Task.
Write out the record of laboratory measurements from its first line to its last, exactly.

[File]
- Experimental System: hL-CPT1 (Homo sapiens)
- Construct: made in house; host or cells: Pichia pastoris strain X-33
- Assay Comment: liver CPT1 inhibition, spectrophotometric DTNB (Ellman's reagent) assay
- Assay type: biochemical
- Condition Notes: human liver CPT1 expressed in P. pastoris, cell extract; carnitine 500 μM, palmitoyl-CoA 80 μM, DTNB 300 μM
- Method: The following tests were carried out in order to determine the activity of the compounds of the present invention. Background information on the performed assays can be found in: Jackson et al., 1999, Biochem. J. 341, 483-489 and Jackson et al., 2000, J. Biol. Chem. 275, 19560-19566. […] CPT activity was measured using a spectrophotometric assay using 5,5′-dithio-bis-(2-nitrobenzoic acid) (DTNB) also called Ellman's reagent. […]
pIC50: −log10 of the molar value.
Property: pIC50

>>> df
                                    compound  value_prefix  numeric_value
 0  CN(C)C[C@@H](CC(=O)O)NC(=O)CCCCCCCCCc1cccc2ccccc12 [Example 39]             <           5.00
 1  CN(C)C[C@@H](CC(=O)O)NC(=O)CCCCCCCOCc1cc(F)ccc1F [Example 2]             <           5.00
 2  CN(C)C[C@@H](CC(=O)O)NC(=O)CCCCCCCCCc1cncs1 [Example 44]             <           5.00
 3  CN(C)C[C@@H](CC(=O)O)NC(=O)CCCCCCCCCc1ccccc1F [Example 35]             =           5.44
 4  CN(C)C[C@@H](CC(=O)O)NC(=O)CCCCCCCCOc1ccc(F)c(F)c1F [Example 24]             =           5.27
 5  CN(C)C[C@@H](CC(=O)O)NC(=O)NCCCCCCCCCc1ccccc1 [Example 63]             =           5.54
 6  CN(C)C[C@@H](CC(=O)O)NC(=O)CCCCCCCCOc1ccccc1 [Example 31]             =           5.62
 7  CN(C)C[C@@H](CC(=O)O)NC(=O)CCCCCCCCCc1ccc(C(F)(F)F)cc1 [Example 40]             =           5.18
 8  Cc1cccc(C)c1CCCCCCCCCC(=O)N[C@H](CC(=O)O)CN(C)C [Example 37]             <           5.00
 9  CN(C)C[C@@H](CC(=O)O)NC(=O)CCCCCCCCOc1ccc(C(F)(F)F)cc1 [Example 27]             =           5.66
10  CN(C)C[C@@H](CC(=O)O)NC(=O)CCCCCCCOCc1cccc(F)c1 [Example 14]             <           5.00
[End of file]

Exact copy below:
- Experimental System: hL-CPT1 (Homo sapiens)
- Construct: made in house; host or cells: Pichia pastoris strain X-33
- Assay Comment: liver CPT1 inhibition, spectrophotometric DTNB (Ellman's reagent) assay
- Assay type: biochemical
- Condition Notes: human liver CPT1 expressed in P. pastoris, cell extract; carnitine 500 μM, palmitoyl-CoA 80 μM, DTNB 300 μM
- Method: The following tests were carried out in order to determine the activity of the compounds of the present invention. Background information on the performed assays can be found in: Jackson et al., 1999, Biochem. J. 341, 483-489 and Jackson et al., 2000, J. Biol. Chem. 275, 19560-19566. […] CPT activity was measured using a spectrophotometric assay using 5,5′-dithio-bis-(2-nitrobenzoic acid) (DTNB) also called Ellman's reagent. […]
pIC50: −log10 of the molar value.
Property: pIC50

>>> df
                                    compound  value_prefix  numeric_value
 0  CN(C)C[C@@H](CC(=O)O)NC(=O)CCCCCCCCCc1cccc2ccccc12 [Example 39]             <           5.00
 1  CN(C)C[C@@H](CC(=O)O)NC(=O)CCCCCCCOCc1cc(F)ccc1F [Example 2]             <           5.00
 2  CN(C)C[C@@H](CC(=O)O)NC(=O)CCCCCCCCCc1cncs1 [Example 44]             <           5.00
 3  CN(C)C[C@@H](CC(=O)O)NC(=O)CCCCCCCCCc1ccccc1F [Example 35]             =           5.44
 4  CN(C)C[C@@H](CC(=O)O)NC(=O)CCCCCCCCOc1ccc(F)c(F)c1F [Example 24]             =           5.27
 5  CN(C)C[C@@H](CC(=O)O)NC(=O)NCCCCCCCCCc1ccccc1 [Example 63]             =           5.54
 6  CN(C)C[C@@H](CC(=O)O)NC(=O)CCCCCCCCOc1ccccc1 [Example 31]             =           5.62
 7  CN(C)C[C@@H](CC(=O)O)NC(=O)CCCCCCCCCc1ccc(C(F)(F)F)cc1 [Example 40]             =           5.18
 8  Cc1cccc(C)c1CCCCCCCCCC(=O)N[C@H](CC(=O)O)CN(C)C [Example 37]             <           5.00
 9  CN(C)C[C@@H](CC(=O)O)NC(=O)CCCCCCCCOc1ccc(C(F)(F)F)cc1 [Example 27]             =           5.66
10  CN(C)C[C@@H](CC(=O)O)NC(=O)CCCCCCCOCc1cccc(F)c1 [Example 14]             <           5.00